For the characteristic function of an NP-complete problem like the clique function, it is widely believed that negations cannot help enough to improve the Boolean complexity from exponential to polynomial.

A bunch of nodes in a graph are a clique if each of these nodes is connected by an edge to every other. Determining whether a graph with n vertices has a clique with more than k nodes is a famous problem: the clique decision problem.

The clique decision problem is NP-complete. This means, among other things, that if you can't solve it with any Boolean network whose complexity grows like some polynomial in n, then P ≠ NP.

(Don't ask me what the complexity of a Boolean network is.)

I guess Blum is hinting that the best monotone Boolean network for solving the clique decision problem has a complexity that's exponential in n. And then he's saying it's widely believed that not gates can't reduce the complexity to a polynomial.

Since the computation of an one-tape Turing machine can be simulated by a non-monotone Boolean network of size at most the square of the number of steps [15, Ch. 3.9], a superpolynomial lower bound for the non-monotone network complexity of such a function would imply P ≠ NP.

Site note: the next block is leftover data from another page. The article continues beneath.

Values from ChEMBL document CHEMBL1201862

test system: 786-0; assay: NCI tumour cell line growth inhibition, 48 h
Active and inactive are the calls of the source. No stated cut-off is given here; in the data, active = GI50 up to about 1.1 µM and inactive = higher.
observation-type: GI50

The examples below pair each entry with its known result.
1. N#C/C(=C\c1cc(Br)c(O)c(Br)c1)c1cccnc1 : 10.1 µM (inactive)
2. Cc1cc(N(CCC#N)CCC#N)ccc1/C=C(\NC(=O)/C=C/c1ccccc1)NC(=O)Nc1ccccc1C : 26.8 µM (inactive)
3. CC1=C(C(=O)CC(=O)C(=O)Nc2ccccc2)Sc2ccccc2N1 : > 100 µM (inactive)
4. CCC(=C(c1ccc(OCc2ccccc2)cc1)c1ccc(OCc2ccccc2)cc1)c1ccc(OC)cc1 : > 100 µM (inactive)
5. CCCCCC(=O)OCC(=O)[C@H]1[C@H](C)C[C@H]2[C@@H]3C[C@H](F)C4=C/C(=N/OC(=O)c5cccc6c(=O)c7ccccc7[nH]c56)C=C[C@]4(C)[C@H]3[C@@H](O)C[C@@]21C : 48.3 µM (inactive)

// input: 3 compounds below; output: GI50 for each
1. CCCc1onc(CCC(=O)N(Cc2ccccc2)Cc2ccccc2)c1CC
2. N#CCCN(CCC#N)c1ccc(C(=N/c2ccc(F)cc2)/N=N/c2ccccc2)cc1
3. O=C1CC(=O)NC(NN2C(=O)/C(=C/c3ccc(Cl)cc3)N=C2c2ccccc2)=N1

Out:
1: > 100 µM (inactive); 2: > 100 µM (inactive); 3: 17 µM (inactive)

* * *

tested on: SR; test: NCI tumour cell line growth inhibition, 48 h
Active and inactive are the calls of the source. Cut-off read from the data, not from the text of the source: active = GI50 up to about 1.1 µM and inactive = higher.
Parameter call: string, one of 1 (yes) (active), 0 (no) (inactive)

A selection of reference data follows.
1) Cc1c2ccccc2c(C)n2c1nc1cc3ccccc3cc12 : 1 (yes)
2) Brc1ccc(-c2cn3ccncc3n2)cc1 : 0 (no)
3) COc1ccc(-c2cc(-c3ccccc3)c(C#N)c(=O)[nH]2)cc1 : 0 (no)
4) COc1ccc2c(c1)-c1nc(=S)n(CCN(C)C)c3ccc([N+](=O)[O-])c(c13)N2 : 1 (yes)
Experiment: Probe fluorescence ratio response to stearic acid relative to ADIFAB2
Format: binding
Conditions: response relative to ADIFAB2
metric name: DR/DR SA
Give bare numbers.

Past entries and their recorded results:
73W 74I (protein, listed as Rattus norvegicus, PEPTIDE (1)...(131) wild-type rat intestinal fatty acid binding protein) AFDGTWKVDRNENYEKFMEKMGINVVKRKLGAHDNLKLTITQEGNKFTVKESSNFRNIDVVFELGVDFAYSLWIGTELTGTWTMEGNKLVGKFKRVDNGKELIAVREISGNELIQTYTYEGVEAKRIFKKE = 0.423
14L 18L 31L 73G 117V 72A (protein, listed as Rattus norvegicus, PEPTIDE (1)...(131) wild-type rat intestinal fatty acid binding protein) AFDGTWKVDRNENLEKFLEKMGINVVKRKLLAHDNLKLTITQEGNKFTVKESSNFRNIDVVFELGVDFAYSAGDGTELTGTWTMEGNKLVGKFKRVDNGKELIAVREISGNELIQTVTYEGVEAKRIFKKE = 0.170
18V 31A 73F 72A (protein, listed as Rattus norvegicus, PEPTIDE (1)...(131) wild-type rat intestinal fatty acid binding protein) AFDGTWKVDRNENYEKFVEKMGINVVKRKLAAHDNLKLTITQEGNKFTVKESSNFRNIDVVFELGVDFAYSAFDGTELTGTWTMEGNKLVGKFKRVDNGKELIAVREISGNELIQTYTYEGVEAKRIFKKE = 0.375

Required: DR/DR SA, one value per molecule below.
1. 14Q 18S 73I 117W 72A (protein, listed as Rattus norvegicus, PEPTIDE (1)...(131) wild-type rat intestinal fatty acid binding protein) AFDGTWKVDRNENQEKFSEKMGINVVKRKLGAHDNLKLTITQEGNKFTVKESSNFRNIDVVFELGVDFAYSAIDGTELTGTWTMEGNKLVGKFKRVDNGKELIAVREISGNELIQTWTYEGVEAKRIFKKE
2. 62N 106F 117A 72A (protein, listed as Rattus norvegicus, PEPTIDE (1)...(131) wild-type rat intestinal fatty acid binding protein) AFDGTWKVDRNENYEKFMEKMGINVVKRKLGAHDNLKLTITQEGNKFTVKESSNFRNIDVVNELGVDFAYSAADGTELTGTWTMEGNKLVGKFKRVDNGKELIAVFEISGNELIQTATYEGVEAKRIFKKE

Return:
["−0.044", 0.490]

Now he's saying what I said earlier: if you show it's impossible to solve the clique decision problem with any Boolean network whose complexity grows like some polynomial in n, then you've shown P ≠ NP. This is how Blum intends to prove P ≠ NP.

For the monotone complexity of such a function, exponential lower bounds are known [11, 3, 1, 10, 6, 8, 4, 2, 7].

Should you trust someone who claims they've proved P ≠ NP, but can't manage to get their references listed in increasing order?

But until now, no one could prove a non-linear lower bound for the nonmonotone complexity of any Boolean function in NP.

That's a great example of how helpless we are: we've got all these problems whose complexity should grow faster than any polynomial, and we can't even prove their complexity grows faster than linear. Sad!